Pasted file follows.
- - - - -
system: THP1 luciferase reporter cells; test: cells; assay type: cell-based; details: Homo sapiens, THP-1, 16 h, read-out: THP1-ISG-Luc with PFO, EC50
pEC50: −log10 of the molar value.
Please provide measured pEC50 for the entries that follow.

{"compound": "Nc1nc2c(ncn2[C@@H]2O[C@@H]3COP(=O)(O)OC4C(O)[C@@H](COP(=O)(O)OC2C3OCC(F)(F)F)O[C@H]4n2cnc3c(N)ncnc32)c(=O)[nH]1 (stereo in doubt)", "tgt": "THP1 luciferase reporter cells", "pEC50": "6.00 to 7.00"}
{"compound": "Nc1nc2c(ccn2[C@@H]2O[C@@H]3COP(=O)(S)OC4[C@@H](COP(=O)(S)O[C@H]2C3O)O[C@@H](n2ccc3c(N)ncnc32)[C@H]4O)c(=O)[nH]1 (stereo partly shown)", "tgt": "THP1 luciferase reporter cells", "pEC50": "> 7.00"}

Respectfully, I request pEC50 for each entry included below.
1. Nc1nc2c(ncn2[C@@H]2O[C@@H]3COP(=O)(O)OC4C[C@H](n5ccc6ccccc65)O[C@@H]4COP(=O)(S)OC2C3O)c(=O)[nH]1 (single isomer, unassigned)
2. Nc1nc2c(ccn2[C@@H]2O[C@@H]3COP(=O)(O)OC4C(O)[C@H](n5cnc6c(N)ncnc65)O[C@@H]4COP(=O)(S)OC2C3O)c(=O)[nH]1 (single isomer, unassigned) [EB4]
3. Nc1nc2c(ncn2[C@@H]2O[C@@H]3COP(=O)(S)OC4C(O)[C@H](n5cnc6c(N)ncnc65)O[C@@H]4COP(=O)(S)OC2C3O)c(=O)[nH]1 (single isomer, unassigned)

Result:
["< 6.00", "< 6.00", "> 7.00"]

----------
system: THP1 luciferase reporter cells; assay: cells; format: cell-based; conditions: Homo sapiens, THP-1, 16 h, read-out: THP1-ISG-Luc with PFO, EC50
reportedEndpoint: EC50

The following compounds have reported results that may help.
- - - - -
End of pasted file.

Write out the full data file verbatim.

system: THP1 luciferase reporter cells; test: cells; assay type: cell-based; details: Homo sapiens, THP-1, 16 h, read-out: THP1-ISG-Luc with PFO, EC50
pEC50: −log10 of the molar value.
Please provide measured pEC50 for the entries that follow.

{"compound": "Nc1nc2c(ncn2[C@@H]2O[C@@H]3COP(=O)(O)OC4C(O)[C@@H](COP(=O)(O)OC2C3OCC(F)(F)F)O[C@H]4n2cnc3c(N)ncnc32)c(=O)[nH]1 (stereo in doubt)", "tgt": "THP1 luciferase reporter cells", "pEC50": "6.00 to 7.00"}
{"compound": "Nc1nc2c(ccn2[C@@H]2O[C@@H]3COP(=O)(S)OC4[C@@H](COP(=O)(S)O[C@H]2C3O)O[C@@H](n2ccc3c(N)ncnc32)[C@H]4O)c(=O)[nH]1 (stereo partly shown)", "tgt": "THP1 luciferase reporter cells", "pEC50": "> 7.00"}

Respectfully, I request pEC50 for each entry included below.
1. Nc1nc2c(ncn2[C@@H]2O[C@@H]3COP(=O)(O)OC4C[C@H](n5ccc6ccccc65)O[C@@H]4COP(=O)(S)OC2C3O)c(=O)[nH]1 (single isomer, unassigned)
2. Nc1nc2c(ccn2[C@@H]2O[C@@H]3COP(=O)(O)OC4C(O)[C@H](n5cnc6c(N)ncnc65)O[C@@H]4COP(=O)(S)OC2C3O)c(=O)[nH]1 (single isomer, unassigned) [EB4]
3. Nc1nc2c(ncn2[C@@H]2O[C@@H]3COP(=O)(S)OC4C(O)[C@H](n5cnc6c(N)ncnc65)O[C@@H]4COP(=O)(S)OC2C3O)c(=O)[nH]1 (single isomer, unassigned)

Result:
["< 6.00", "< 6.00", "> 7.00"]

----------
system: THP1 luciferase reporter cells; assay: cells; format: cell-based; conditions: Homo sapiens, THP-1, 16 h, read-out: THP1-ISG-Luc with PFO, EC50
reportedEndpoint: EC50

The following compounds have reported results that may help.